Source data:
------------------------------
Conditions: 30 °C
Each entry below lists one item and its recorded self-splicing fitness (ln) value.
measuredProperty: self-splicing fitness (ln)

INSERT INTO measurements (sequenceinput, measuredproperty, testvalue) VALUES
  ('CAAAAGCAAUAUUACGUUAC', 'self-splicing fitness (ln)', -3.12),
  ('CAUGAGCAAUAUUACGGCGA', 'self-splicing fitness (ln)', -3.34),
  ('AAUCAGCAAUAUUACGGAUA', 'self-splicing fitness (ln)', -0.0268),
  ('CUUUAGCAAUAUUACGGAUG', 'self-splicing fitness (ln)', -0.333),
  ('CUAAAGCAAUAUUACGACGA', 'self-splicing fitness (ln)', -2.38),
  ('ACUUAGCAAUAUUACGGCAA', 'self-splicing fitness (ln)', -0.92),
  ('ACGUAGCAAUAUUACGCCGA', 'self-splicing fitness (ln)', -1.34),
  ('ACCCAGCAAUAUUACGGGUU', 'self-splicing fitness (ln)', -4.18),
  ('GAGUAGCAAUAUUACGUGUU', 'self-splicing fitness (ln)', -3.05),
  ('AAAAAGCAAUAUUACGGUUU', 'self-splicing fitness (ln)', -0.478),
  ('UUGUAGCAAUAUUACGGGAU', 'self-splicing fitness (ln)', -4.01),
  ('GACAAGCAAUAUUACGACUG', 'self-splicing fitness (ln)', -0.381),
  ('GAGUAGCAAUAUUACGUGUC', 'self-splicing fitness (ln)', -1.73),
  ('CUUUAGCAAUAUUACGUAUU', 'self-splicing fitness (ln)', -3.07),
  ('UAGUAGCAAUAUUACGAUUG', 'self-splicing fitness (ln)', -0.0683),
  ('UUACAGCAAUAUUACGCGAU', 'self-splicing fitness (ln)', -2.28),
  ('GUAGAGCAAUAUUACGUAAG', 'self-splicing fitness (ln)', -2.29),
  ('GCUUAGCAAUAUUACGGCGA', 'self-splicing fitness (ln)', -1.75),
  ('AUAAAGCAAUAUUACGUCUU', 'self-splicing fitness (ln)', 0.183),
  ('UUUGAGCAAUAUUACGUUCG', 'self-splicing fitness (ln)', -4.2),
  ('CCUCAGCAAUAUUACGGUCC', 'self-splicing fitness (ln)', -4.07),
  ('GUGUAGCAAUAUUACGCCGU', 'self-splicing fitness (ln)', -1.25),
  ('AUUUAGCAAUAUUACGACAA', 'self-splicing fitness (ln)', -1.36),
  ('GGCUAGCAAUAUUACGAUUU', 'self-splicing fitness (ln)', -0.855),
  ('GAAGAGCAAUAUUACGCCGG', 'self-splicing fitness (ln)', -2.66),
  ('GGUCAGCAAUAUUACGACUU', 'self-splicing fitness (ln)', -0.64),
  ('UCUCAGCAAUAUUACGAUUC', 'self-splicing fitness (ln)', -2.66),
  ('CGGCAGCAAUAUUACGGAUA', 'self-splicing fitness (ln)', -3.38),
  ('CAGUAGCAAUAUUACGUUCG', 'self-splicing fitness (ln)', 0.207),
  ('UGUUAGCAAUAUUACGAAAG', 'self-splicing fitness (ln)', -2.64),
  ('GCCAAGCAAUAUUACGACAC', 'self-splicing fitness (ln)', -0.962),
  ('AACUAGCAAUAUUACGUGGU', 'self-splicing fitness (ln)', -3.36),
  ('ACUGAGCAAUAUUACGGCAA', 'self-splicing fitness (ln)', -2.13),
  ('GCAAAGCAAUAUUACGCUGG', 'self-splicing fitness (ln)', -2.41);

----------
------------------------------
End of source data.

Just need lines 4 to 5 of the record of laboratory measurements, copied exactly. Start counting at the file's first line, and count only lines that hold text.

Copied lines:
INSERT INTO measurements (sequenceinput, measuredproperty, testvalue) VALUES
  ('CAAAAGCAAUAUUACGUUAC', 'self-splicing fitness (ln)', -3.12),